The Alberta Carbon Trunk Line (ACTL) went into service in 2020 as a shared pipeline taking CO2 captured at two facilities in the Edmonton region to permanent underground storage in a depleted oil field.  

Map of the Alberta Carbon Trunk Line system. Courtesy Enhance Energy

So far ACTL has transported more than four million tonnes of CO2 to storage that would have otherwise been emitted to the atmosphere – the equivalent emissions of approximately 900,000 cars.  

ACTL was constructed with a “build it and they will come” mentality, Valiaho says. It has enough capacity to transport 14.6 million tonnes of CO2 per year but only uses 1.6 million tonnes of space per year today. 

The future-in-mind plan is working. A $1.6 billion net zero hydrogen complex being built by Air Products near Edmonton will have an on-ramp to ACTL when it is up and running later this year.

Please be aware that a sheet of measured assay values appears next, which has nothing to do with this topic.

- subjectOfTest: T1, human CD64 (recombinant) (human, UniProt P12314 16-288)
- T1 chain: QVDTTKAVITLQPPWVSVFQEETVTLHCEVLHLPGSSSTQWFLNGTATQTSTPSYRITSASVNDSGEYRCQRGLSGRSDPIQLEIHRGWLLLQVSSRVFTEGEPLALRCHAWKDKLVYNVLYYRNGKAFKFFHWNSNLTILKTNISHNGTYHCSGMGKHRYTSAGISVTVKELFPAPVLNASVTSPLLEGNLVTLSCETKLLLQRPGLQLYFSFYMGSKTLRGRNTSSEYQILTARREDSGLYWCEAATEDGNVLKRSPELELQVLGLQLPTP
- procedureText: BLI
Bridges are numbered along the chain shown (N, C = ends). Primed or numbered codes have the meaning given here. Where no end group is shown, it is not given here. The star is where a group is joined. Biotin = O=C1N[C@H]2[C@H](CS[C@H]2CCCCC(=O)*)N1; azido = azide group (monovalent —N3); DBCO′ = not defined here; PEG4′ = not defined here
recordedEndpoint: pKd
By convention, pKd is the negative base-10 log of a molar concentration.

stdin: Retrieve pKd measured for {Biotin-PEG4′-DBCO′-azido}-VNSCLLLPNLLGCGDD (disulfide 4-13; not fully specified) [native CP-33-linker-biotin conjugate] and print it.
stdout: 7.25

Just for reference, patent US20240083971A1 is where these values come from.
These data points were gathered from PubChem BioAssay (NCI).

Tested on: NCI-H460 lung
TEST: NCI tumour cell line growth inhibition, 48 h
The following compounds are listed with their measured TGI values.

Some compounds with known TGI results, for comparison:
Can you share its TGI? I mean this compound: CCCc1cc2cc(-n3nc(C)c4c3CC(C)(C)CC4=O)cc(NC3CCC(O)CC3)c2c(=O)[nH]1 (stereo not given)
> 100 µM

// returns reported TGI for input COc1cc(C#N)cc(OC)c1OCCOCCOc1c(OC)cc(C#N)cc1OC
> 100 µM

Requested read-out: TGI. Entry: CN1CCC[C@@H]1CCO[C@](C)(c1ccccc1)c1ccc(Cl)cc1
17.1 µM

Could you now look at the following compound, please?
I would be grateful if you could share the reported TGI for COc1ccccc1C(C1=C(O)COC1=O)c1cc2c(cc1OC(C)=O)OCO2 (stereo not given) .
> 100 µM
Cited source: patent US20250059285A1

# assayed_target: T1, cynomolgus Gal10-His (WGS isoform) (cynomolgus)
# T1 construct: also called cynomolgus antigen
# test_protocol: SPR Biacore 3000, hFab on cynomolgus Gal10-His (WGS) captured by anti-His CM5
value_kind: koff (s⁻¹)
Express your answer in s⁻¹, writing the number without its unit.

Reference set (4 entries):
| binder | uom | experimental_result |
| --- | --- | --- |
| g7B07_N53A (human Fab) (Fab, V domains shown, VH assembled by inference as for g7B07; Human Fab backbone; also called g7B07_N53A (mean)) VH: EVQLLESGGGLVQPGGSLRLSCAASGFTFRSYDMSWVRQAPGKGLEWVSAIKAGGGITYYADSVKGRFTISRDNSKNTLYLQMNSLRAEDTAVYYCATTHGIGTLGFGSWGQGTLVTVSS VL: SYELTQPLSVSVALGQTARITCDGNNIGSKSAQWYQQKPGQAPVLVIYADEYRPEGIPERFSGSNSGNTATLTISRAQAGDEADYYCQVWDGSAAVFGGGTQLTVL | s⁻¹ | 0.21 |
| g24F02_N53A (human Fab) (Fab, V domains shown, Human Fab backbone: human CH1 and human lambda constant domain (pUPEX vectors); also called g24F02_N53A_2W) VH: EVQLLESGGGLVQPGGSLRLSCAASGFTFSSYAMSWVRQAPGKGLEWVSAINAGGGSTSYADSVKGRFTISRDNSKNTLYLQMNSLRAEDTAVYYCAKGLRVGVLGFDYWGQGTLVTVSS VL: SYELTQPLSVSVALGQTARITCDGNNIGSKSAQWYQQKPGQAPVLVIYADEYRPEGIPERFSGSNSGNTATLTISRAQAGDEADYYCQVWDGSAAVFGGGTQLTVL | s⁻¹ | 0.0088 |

Air Products will supply hydrogen to a new renewable diesel production plant being built by Imperial Oil. Three million tonnes of CO2 per year are to be captured at the complex and transported for storage by the ACTL Edmonton Connector.  

Hub projects like this are important globally, Daniels says, as CCS operations need to dramatically increase from 50 million tonnes of storage per year today to one billion tonnes by 2030 and 10 billion tonnes by 2050 

“It’s clear the development of CCS networks and hubs is critical for achieving the multiple gigatonne levels of deployment all the climate math says is required by mid-century,” he says. 

Valiaho says Alberta is an encouraging jurisdiction to develop CCS hubs in part because the government owns the geological pore space where the CO2 is stored, rather than developers having to navigate dealing with multiple resource owners.  

“Alberta is a model for the world, and the fact that the government has declared crown ownership of the pore space is very interesting to a lot of international jurisdictions,” she says.